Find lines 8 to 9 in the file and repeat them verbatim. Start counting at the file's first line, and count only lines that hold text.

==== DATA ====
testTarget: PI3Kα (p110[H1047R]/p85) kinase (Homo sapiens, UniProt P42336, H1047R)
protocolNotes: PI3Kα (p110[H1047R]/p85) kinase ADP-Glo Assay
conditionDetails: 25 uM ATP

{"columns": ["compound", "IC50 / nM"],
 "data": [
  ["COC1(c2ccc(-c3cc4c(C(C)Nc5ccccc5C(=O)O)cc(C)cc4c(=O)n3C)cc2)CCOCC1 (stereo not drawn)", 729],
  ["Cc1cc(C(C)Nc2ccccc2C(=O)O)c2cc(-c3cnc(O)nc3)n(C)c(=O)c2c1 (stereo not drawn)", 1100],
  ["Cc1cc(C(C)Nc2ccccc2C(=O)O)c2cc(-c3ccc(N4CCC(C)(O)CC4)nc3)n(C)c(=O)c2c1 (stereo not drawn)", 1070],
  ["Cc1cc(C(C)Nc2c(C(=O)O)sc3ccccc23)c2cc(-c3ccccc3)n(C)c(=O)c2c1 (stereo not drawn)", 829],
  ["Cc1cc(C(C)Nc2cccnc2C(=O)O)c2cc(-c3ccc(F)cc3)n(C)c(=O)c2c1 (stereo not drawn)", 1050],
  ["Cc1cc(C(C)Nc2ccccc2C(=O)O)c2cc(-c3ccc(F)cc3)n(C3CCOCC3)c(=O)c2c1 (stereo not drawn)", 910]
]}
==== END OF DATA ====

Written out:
  ["Cc1cc(C(C)Nc2ccccc2C(=O)O)c2cc(-c3ccc(N4CCC(C)(O)CC4)nc3)n(C)c(=O)c2c1 (stereo not drawn)", 1070],
  ["Cc1cc(C(C)Nc2c(C(=O)O)sc3ccccc23)c2cc(-c3ccccc3)n(C)c(=O)c2c1 (stereo not drawn)", 829],